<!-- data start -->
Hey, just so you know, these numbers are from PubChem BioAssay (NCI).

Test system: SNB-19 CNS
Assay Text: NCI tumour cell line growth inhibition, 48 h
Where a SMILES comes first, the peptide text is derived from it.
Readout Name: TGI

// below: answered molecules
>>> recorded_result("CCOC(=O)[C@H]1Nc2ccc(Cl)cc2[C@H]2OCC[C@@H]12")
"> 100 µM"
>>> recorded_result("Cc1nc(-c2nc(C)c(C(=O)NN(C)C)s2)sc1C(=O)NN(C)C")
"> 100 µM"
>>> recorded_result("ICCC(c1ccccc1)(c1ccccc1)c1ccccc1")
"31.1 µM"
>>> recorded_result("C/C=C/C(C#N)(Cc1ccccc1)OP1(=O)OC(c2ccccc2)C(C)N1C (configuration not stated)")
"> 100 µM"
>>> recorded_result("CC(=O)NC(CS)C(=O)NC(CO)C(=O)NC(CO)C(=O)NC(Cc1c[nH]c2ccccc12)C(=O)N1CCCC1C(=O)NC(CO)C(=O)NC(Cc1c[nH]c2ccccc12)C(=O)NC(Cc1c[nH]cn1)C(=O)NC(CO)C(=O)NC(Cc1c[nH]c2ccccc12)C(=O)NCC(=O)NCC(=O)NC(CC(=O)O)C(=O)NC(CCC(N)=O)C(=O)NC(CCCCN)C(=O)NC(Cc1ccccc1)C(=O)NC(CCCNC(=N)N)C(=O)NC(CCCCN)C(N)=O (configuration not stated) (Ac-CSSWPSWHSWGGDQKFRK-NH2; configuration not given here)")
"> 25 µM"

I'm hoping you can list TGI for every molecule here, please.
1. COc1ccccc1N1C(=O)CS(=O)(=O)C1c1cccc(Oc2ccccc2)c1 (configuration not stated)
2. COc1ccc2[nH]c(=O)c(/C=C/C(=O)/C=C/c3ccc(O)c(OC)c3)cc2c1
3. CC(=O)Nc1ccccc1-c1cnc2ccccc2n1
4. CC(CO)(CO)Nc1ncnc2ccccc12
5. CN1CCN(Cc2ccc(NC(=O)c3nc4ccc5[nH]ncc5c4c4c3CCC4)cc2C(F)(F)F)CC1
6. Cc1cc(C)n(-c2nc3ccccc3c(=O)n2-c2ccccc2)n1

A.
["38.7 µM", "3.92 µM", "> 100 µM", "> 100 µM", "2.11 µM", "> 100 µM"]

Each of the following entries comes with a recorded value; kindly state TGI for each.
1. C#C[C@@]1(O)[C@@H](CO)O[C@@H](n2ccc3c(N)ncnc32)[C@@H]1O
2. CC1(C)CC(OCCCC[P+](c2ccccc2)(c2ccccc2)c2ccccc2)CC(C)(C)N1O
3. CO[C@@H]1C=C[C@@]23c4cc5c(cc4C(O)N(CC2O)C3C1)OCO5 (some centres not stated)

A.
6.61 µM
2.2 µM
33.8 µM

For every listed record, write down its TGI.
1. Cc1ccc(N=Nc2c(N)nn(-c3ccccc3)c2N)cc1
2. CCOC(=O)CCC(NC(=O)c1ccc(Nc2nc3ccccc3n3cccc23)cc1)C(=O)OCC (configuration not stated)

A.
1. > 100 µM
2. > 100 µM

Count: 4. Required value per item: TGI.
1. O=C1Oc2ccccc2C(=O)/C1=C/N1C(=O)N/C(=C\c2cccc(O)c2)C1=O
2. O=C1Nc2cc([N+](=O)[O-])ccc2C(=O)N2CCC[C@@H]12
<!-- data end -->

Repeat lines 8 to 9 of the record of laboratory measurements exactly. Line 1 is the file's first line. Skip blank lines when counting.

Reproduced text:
"> 100 µM"
>>> recorded_result("Cc1nc(-c2nc(C)c(C(=O)NN(C)C)s2)sc1C(=O)NN(C)C")